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Poisoning the Minds of the Lower Orders.

Poisoning the Minds of the Lower Orders. By Don Herzog (Princeton: Princeton University Press, 1998. xvi plus 559pp. $29.95).

This is at times a deeply interesting book, but a damnably frustrating one to try to read from cover to cover. It is full of erudition and illuminating insights, but it is an organizational nightmare. So far as I am able to make it out, Herzog's argument is as follows. British conservatism as it manifested itself between the fall of the Bastille and the making of the New Poor Law "was best understood as a fundamental assault on the possibility and desirability of democratic politics" (p. ix). Conservative observers were obsessed with hierarchy and subordination, and feared that both of them were dissolving before their eyes. The main solvent, in their opinion, was the nefarious growth of 'public opinion.' The concomitant rise of literacy, of journalism, and of circulating libraries, coffeehouses and alehouses was deeply threatening to them, because they felt it was prompting more and more of the lower sort of people to question the divinely ordained order of things. The conservatives' rhetorical adversaries, on the other hand, were proponents of what Herzog calls the 'irreversibility thesis.' They insisted that there was such a thing as rational debate and a level playing field on which the best argument could win, and that the March of Intellect was turning more and more Britons into discerning critics of an impossibly narrow political system.

Herzog persuasively argues that both the conservative and the progressive attitude toward the growth of public opinion were shot through with contradictions. Conservatives found themselves in a rhetorical bind, because while they felt it was beneath their dignity to respond to radical critics of the social and political hierarchy, they risked leaving the field to their contemptible opponents if they refused to stoop down to refute them. For their part, the more 'enlightened' advocates of democratic debate were anything but universalist in their democratic assumptions, because they were almost as likely as their conservative opponents to express contempt for subaltern groups.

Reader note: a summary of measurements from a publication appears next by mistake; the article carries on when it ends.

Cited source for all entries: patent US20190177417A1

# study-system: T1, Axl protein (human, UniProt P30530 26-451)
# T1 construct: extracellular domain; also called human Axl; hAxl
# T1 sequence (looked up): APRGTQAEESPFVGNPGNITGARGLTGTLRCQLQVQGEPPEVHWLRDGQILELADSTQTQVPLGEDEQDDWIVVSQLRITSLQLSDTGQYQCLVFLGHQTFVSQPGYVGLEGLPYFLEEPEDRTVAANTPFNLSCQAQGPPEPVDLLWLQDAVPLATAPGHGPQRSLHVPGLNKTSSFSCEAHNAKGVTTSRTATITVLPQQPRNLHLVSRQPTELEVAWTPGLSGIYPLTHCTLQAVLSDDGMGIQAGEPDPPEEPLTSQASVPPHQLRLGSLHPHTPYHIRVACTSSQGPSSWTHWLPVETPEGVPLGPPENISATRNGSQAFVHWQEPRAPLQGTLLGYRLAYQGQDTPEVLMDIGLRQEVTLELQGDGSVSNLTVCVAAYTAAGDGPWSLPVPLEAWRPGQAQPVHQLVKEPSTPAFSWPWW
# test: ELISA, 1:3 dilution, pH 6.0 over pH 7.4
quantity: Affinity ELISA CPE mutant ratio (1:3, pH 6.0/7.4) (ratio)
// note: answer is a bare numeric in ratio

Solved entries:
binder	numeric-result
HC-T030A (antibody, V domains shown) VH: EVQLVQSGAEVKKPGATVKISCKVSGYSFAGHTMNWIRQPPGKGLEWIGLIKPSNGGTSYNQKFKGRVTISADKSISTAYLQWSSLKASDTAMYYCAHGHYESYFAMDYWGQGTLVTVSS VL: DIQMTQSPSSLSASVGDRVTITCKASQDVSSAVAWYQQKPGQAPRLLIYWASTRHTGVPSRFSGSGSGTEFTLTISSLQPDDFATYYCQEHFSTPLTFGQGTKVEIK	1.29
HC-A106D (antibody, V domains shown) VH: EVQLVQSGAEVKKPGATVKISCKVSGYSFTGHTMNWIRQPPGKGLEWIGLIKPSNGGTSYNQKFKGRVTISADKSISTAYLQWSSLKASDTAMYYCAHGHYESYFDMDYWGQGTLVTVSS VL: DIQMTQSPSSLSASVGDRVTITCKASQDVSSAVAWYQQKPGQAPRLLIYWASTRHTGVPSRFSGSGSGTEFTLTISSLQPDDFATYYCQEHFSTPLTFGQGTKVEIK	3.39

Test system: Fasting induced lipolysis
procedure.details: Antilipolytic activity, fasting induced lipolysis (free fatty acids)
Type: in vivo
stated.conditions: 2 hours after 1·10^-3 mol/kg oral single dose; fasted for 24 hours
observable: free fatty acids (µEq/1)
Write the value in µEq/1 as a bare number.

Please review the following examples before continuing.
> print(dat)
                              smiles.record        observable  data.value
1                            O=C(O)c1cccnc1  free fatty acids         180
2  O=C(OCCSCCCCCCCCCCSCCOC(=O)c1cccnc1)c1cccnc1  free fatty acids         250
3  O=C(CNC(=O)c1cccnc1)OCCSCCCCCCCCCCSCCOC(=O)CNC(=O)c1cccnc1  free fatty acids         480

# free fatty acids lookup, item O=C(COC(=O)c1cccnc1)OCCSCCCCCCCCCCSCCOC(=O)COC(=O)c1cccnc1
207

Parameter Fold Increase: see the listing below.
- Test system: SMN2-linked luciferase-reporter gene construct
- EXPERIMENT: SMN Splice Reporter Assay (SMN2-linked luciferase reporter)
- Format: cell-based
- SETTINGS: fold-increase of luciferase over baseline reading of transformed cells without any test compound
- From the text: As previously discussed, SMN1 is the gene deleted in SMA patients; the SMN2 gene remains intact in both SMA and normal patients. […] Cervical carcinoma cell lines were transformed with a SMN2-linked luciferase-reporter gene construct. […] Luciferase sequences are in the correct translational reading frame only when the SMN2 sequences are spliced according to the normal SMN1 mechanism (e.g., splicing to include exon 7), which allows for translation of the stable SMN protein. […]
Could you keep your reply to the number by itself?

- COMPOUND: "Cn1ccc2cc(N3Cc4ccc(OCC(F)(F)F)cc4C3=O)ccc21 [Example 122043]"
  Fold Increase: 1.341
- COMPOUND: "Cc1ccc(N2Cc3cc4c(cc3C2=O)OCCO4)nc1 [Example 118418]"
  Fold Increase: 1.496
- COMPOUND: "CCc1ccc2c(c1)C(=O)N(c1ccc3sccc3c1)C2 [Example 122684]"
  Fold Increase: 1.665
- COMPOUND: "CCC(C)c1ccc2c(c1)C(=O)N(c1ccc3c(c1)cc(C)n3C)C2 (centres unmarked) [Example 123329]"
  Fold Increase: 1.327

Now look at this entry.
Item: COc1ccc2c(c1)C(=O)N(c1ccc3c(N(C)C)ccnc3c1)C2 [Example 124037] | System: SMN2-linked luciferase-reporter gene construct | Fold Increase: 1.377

Indeed, according to Herzog it is "contempt for pariah groupings" that was "the ground of unholy community between conservatives and democrats" (p. xii) in this era. Hence he devotes the second half of the book to "the Byzantine dilemmas created by the drive to transform lowly subjects into dignified citizens when all too many of those subjects were objects of contempt" (p. 405). Those most frequently singled out for contempt were the very poor, women, manual laborers, blacks, Jews, and homosexuals. Herzog presents the reader with an exhaustive chronicle of abuse that strings together what most of us would now consider repellent quotations from Byron, Cobbett, Coleridge, Wilberforce, and many other famous personages as well as from popular theatricals and the more scurrilous Tory newspapers. In doing so, he amply demonstrates his point that conservatives and democrats alike trafficked deeply in contempt, and that the debate over citizenship was (both consciously and otherwise) structured by categories of dif ference. This will not be a surprising conclusion to anyone who is familiar with the historiography on perceptions of citizenship in this era, but Herzog states it with admirable panache.

There is much else to recommend in Herzog's sprawling volume. Few scholars, if any, can have read as widely through the primary sources as he has done, and he brings together a vast number of juicy anecdotes and quotations. In the process, he makes fascinating observations on a number of cultural tropes, such as the Jewish boxer, the uppity hairdresser, and the Burkean 'swinish multitude.' Still, this is a much easier book to look through than it is to read. Herzog's offhanded cheekiness quickly gets irritating, and his refusal to structure his insights in a readily intelligible way is downright maddening, at least to an historian who stubbornly adheres to the old-fashioned belief that argumentative clarity is a virtue. In short, Herzog has a lot to say, but he too often says it in an annoyingly mannered and elliptical way.
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Title Annotation:Review
Author:Harling, Philip
Publication:Journal of Social History
Article Type:Book Review
Date:Mar 22, 2000
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